After being hit over and over again by various natural disasters and surviving the Covid-19 pandemic, it seems that the vast majority of U.S. citizens still live in denial. They have the “it won’t happen to me” mentality, and they fail to prepare and act when it does happen to them.
A nation living in denial
I remember a while back reading the Annual Disaster Statistical Review of 2016, which ranked our country second on the list of countries most frequently hit by natural disasters. Also, an FBI report from that very same year found that there was a 5-percent rise in violent crime in the U.S., totaling over 1.2 million incidents.
According to a Federal Emergency Management Agency (FEMA) survey, nearly 60% of American adults never practiced what to do in a disaster, and they never attended a disaster drill or preparedness exercise at work, school, or home.
Furthermore, only 39% of respondents have created and discussed an emergency plan with their household. All this considering that 80 percent of Americans currently live in counties that have been hit by a weather-related disaster since 2005.
FEMA’s findings show that even when faced with the serious risk of a life-altering disaster, people choose to be oblivious, nonchalant, or simply irrational about the importance of preparedness.
This is known as normalcy bias, a psychological state in which we ignore the possibility of disaster and assume our lives will always be normal.
Denial is a more common term for this type of behavior.
Denial is classified as a defense mechanism by 19th-century neurologist Sigmund Freud.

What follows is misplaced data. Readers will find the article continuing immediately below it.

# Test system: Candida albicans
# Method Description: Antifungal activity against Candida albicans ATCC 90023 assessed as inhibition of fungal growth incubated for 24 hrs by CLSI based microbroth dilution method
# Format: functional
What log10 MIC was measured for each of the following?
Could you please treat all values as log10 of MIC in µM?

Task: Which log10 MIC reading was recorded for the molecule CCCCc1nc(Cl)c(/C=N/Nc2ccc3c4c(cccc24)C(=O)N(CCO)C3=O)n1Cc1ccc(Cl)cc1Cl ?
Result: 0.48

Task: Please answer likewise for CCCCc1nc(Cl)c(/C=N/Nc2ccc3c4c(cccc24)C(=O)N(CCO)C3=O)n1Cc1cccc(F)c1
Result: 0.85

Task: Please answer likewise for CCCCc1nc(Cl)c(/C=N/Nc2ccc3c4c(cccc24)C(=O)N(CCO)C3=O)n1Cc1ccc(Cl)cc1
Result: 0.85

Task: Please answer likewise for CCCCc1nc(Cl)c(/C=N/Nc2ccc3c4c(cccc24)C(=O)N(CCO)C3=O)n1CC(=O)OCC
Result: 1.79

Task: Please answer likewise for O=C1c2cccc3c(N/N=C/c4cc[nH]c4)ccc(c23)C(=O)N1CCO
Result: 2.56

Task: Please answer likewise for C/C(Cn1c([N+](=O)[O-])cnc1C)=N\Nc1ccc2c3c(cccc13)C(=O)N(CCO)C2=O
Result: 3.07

He divides it into three categories:
Simple Denial: denying that anything unpleasant is happening.
Minimization is the admission of an unpleasant fact while denying its gravity.
Projection: Acknowledging an unpleasant fact and its seriousness but refusing to accept responsibility or blame someone else for it.
When we hear about stressful or traumatic situations, we often hear people say things like, “I can’t believe this is happening to me.”
Unfortunately, bad things happen to good people on a daily basis. Humans have a tendency to avoid negative experiences, whether consciously or unconsciously. Our lives gradually become one-sided, letting us to experience only the things we find enjoyable.
When we suspect something will be unpleasant, we avoid or withdraw from it. This gives the impression that we are safe from the things we don’t want to happen and that we have complete control over our experiences in the world.
When the unavoidable reality of an unfortunate event disrupts our lives, we can’t believe it’s happening because it’s not something we chose.